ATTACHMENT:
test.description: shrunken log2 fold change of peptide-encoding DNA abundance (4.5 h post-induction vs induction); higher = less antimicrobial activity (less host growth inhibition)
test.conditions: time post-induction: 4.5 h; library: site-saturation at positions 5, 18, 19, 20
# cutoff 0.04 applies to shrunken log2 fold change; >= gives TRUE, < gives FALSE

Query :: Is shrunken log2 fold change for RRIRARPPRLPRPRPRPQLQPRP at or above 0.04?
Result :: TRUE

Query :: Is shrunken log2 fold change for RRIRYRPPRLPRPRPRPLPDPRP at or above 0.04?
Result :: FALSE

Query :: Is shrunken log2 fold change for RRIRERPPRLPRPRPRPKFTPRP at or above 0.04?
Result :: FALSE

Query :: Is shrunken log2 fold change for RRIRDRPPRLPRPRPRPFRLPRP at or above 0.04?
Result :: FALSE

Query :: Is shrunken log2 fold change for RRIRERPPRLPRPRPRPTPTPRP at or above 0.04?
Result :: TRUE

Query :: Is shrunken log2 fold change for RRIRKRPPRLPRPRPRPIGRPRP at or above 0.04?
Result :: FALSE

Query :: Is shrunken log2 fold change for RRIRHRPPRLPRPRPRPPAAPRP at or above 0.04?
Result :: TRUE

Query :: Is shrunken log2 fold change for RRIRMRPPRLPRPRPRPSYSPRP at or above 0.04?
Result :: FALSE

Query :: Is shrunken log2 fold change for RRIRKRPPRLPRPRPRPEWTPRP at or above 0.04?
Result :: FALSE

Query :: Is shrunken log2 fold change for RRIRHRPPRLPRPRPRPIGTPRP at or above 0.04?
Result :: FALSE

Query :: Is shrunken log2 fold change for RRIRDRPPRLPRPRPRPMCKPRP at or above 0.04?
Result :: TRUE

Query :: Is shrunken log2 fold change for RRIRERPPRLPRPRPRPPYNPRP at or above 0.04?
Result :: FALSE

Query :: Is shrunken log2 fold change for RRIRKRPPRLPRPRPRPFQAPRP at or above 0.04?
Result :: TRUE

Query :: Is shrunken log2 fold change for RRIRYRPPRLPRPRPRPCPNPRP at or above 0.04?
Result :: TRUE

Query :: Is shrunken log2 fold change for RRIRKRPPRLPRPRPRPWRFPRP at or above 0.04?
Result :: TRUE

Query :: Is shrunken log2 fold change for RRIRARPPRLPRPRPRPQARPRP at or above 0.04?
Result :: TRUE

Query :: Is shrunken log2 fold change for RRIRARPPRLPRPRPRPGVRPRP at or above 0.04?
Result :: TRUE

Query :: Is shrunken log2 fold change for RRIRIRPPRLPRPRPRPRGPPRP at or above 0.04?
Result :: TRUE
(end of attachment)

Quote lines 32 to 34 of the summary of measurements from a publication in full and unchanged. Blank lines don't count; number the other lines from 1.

Query :: Is shrunken log2 fold change for RRIRKRPPRLPRPRPRPWRFPRP at or above 0.04?
Result :: TRUE

Query :: Is shrunken log2 fold change for RRIRARPPRLPRPRPRPQARPRP at or above 0.04?